FARGO — Genovac is a biotechnology company that specializes in discovering antibodies that can be used to make vaccines and other drugs — including antibodies that are effective in neutralizing two troublesome variants of the coronavirus.
Founded in Germany more than 20 years ago, Genovac was acquired by Fargo-based Aldevron but recently was spun off as a separate company that now is based at the technology park on the campus of North Dakota State University.
Brian Walters, a former executive at Aldevron, led a management buyout of the antibody discovery unit of Aldevron and resurrected the name Genovac, which is a leading firm in the field with roots in Freiburg, Germany, where it still maintains operations.
“There’s some brand recognition still within the marketplace,” Walters said of Genovac, which was founded in 1999 and acquired by Aldevron in 2004 and has completed 3,500 antibody projects.
“The industry historically has come to Genovac for challenging, difficult targets,” which are disease-causing pathogens or forms of cancer, Walters said. “We’ve been doing it for over 20 years and definitely have more experience worldwide than anybody else.”
Genovac is what’s called a contract research organization that discovers and develops antibodies for therapeutic, diagnostic and research and development markets. It has clients in North America, Europe, Australia and Asia.
Antibodies are proteins made by the body’s immune system to fight infections.
Genovac is leasing 8,500 square feet of space at NDSU for its laboratories and offices. “It’s about the same footprint as our footprint in Germany,” Walters said.
The company has about 30 employees in Germany, mostly researchers, and has a core staff of five in Fargo expected to expand to 20 or 30 within the next 12 to 18 months, Walters said.
Because the United States is the center of biotechnology, it’s important to have a location where most of Genovac’s customers are, Walters said. Fargo is Genovac’s logical home given the company’s past association with Aldevron, the industry’s leading contract manufacturer of DNA, proteins and enzymes, he said.
“I'm really familiar with the marketplace,” Walters said. “It’s a very cost-effective location to work from,” with a customs office and good service from UPS and FedEx. “It makes (Fargo) as good a place as anyplace in the country and better, I would argue.”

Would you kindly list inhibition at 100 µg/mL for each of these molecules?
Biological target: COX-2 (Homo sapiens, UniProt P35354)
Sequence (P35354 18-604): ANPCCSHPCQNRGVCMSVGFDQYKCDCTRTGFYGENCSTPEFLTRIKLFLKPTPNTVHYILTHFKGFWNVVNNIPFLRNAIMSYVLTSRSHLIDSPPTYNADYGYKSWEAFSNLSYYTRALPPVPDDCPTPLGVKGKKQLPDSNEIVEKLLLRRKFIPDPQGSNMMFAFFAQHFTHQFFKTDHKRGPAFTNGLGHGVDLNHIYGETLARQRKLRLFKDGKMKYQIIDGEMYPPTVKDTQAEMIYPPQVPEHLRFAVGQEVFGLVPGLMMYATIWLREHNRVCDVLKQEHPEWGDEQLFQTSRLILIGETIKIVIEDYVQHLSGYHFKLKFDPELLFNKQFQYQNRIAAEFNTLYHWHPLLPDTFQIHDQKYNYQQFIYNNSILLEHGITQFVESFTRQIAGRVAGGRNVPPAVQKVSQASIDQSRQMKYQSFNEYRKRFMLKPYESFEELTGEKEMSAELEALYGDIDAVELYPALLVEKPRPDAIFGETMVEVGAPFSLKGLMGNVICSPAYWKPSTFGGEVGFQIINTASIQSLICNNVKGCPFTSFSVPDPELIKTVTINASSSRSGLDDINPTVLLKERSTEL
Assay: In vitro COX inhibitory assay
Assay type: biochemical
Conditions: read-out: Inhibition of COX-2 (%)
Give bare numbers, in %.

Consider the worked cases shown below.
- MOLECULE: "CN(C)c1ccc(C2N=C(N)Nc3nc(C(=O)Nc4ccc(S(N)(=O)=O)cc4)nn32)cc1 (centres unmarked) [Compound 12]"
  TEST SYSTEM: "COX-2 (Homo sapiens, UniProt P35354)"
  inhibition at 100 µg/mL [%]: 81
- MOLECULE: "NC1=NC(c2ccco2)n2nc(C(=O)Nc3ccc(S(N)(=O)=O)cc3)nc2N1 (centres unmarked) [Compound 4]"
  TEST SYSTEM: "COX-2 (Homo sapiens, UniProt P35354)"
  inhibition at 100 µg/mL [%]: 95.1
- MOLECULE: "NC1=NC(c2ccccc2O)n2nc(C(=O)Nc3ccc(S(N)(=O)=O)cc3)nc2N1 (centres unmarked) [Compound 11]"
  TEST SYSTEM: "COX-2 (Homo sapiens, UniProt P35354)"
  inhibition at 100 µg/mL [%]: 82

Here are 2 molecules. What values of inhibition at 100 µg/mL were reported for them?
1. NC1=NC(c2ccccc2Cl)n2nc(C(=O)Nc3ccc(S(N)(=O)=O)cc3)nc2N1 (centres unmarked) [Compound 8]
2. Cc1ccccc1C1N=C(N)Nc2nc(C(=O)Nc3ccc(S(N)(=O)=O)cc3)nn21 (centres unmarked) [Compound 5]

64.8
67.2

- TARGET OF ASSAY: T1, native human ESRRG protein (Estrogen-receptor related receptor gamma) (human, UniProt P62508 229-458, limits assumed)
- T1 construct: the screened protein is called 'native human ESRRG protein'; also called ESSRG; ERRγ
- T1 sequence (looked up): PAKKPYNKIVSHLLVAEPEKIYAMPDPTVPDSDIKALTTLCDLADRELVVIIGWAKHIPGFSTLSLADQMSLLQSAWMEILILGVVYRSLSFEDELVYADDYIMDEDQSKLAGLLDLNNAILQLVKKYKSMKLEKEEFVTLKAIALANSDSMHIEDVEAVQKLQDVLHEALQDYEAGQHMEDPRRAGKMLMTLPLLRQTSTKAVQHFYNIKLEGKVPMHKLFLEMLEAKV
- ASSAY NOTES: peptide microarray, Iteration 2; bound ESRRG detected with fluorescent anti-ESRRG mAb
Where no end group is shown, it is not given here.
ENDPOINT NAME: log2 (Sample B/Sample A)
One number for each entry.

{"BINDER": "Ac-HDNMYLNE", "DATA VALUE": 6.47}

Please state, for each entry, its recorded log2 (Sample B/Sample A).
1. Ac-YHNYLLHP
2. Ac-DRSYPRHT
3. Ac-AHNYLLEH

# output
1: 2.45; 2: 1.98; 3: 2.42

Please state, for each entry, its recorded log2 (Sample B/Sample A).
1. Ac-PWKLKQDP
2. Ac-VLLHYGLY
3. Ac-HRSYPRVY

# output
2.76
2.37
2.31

The use of antibodies to make vaccines and other drugs is a growing part of the biopharmaceutical industry, an approach Walters said has been given a tremendous boost by the coronavirus pandemic.
That presents lots of opportunities, he said, as new technologies have emerged, fueling growth in biotechnology.
Genovac’s genetic immunization technology enables rapid antibody discovery and uses the most advanced screening technology. That means it can discover and develop antibodies for infectious diseases such as COVID-19 in days instead of months required by traditional methods.
“Because of our experience, expertise and technology advantages, we can respond to clients’ and society’s needs faster, and that can be crucial in outbreak, epidemic and pandemic situations,” Walters said.
Examples of biologic drugs derived from antibodies include Humira, used to treat rheumatoid arthritis and other inflammatory diseases, and Regeneron, an antibody treatment for COVID-19. Antibodies can be used to treat a wide variety of diseases and even are used for pain management, Walters said.
Biologics involve very large molecules, such as antibodies, proteins or gene technology applications, as opposed to traditional drugs, derived from chemistry.
Genovac’s Fargo operation will involve discovery of promising antibodies as well as manufacturing the resulting drugs. It also will catalog each antibody’s attributes, a process called characterization, a key step in developing any drugs.
“We do a lot to understand each antibody we generate,” including whether it binds to its target and works as intended, such as blocking a cellular signal, Walters said.
Genovac will be hiring scientists with backgrounds in cellular biology, molecular biology, immunology and virology. The company is working with NDSU and University of North Dakota researchers on projects and is seeking partnerships with other researchers in the area.
A growing biotechnology sector is taking root in Fargo, with Aldevron, with about 600 employees, at the center. “I think Genovac will play an instrumental piece in that,” Walters said.
Newly discovered antibodies that produce new drugs have the potential to give rise to new companies, so a cluster of companies eventually could stem from Genovac, he said.
“A lot of companies form around a product,” Walters said. “Every project that we complete is potentially a new product.”
Before joining Aldevron, Walters was executive director of the Greater Fargo Moorhead Economic Development Corp., where he worked to promote Fargo’s emerging biotechnology presence. “That requires bringing certain enabling technologies to the area,” he said.
A growing biotech industry would help boost North Dakota’s research and development standing, which now ranks near the bottom of states. “To me it’s the next wave of economic diversification for the state,” Walters said.
Brian Kalk, executive director of the NDSU Research and Technology Park, said Genovac’s presence on campus broadens the scope of startups, many of which are involved in computer software development.
“I’m excited to see what that might bring,” he said. Many of those involved in software startups at the research park came from Microsoft’s Fargo campus. Aldevron, Genovac and other biotech firms could produce similar spinoffs, he said.
Also, Kalk said, “It’s a new pathway for NDSU graduates,” providing jobs for students with a background in cellular and molecular biology.